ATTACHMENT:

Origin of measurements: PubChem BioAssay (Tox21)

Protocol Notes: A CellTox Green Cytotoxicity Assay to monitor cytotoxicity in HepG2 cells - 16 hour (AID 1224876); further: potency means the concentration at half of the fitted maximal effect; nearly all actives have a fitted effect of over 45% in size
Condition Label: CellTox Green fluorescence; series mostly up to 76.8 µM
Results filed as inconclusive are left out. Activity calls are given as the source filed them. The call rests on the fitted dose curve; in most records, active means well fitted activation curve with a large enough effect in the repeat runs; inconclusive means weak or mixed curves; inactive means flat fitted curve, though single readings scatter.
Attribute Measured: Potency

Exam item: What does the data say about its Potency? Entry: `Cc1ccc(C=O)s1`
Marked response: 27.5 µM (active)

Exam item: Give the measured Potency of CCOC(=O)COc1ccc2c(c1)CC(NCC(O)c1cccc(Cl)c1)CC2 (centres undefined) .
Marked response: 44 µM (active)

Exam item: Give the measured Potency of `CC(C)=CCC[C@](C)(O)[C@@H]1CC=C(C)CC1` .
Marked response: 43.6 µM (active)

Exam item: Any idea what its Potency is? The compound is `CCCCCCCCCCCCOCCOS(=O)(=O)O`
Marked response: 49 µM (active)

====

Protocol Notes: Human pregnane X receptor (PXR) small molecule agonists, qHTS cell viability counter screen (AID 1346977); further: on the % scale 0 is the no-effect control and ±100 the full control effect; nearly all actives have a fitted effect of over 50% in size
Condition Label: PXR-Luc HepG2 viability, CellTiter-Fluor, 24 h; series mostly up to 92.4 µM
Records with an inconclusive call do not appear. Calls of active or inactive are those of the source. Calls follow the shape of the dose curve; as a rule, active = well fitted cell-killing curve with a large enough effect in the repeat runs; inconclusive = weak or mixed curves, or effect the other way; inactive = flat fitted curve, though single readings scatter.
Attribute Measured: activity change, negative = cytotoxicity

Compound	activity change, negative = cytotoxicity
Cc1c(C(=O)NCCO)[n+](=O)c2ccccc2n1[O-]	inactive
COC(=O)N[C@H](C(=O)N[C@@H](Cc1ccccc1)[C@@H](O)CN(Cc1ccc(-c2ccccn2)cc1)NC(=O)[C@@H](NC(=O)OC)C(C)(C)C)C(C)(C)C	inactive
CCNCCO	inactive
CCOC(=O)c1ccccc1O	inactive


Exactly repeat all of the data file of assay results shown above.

Origin of measurements: PubChem BioAssay (Tox21)

Protocol Notes: A CellTox Green Cytotoxicity Assay to monitor cytotoxicity in HepG2 cells - 16 hour (AID 1224876); further: potency means the concentration at half of the fitted maximal effect; nearly all actives have a fitted effect of over 45% in size
Condition Label: CellTox Green fluorescence; series mostly up to 76.8 µM
Results filed as inconclusive are left out. Activity calls are given as the source filed them. The call rests on the fitted dose curve; in most records, active means well fitted activation curve with a large enough effect in the repeat runs; inconclusive means weak or mixed curves; inactive means flat fitted curve, though single readings scatter.
Attribute Measured: Potency

Exam item: What does the data say about its Potency? Entry: `Cc1ccc(C=O)s1`
Marked response: 27.5 µM (active)

Exam item: Give the measured Potency of CCOC(=O)COc1ccc2c(c1)CC(NCC(O)c1cccc(Cl)c1)CC2 (centres undefined) .
Marked response: 44 µM (active)

Exam item: Give the measured Potency of `CC(C)=CCC[C@](C)(O)[C@@H]1CC=C(C)CC1` .
Marked response: 43.6 µM (active)

Exam item: Any idea what its Potency is? The compound is `CCCCCCCCCCCCOCCOS(=O)(=O)O`
Marked response: 49 µM (active)

====

Protocol Notes: Human pregnane X receptor (PXR) small molecule agonists, qHTS cell viability counter screen (AID 1346977); further: on the % scale 0 is the no-effect control and ±100 the full control effect; nearly all actives have a fitted effect of over 50% in size
Condition Label: PXR-Luc HepG2 viability, CellTiter-Fluor, 24 h; series mostly up to 92.4 µM
Records with an inconclusive call do not appear. Calls of active or inactive are those of the source. Calls follow the shape of the dose curve; as a rule, active = well fitted cell-killing curve with a large enough effect in the repeat runs; inconclusive = weak or mixed curves, or effect the other way; inactive = flat fitted curve, though single readings scatter.
Attribute Measured: activity change, negative = cytotoxicity

Compound	activity change, negative = cytotoxicity
Cc1c(C(=O)NCCO)[n+](=O)c2ccccc2n1[O-]	inactive
COC(=O)N[C@H](C(=O)N[C@@H](Cc1ccccc1)[C@@H](O)CN(Cc1ccc(-c2ccccn2)cc1)NC(=O)[C@@H](NC(=O)OC)C(C)(C)C)C(C)(C)C	inactive
CCNCCO	inactive
CCOC(=O)c1ccccc1O	inactive